LogMeIn commissioned Forrester Consulting to evaluate the current state and future of remote work. To explore this topic, Forrester conducted two online surveys with decision-makers at global organisations with between 10 and 2,500 employees: one survey with 582 remote-work decision-makers and one with 427 non-HR employees.
While there is still much work to be done in creating effective remote-work programmes, there is an incredible opportunity for organisations to create competitive differentiators with flexible work.
While many employees will return to their previous in-office work settings post-pandemic, a rapid movement toward flexible work has begun, and it is not going away after the pandemic. The survey found that 26% of the workforce plans to shift from pure in-office work to a remote or hybrid work style within the next two years.
Nearly three-quarters of workers said that the pandemic made them want to work more remotely in the future, and 62% of employees said they are happier when working remotely.
There is a disconnect in trust between HR and employees. While 56% of employees said they are more productive when working remotely and 61% said they can get more done in an 8-hour workday, only 5% of remote-work decision-makers said they think remote workers are more productive, and 70% said in-office workers are more trustworthy. There is a significant gap in trust.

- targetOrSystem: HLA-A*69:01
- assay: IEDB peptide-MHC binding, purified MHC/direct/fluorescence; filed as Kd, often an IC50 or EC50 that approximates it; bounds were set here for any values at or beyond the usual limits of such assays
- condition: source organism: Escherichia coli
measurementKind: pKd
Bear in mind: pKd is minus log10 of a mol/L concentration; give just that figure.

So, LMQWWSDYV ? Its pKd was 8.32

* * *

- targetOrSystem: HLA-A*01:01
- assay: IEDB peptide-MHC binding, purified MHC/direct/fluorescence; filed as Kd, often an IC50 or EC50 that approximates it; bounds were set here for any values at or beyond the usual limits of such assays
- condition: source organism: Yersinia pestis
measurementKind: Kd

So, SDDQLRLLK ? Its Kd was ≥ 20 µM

Anywhere work programmes are difficult; organisations should make sure they are strong in the key areas of remote work. Effective anywhere work programmes take real work and investment from organisations. They are not something that happens overnight. Organisations should focus on Forrester’s four pillars of remote work: structure, culture, technology, and compliance.
Remote work is essential to business success. Organisations that succeed in remote work see massive benefits to employees and the business. Workers at organisations with strong flexible work programmes are more productive and engaged, they produce better work, and they are more likely to stay at their company. More effective employees bring benefits to the bottom line.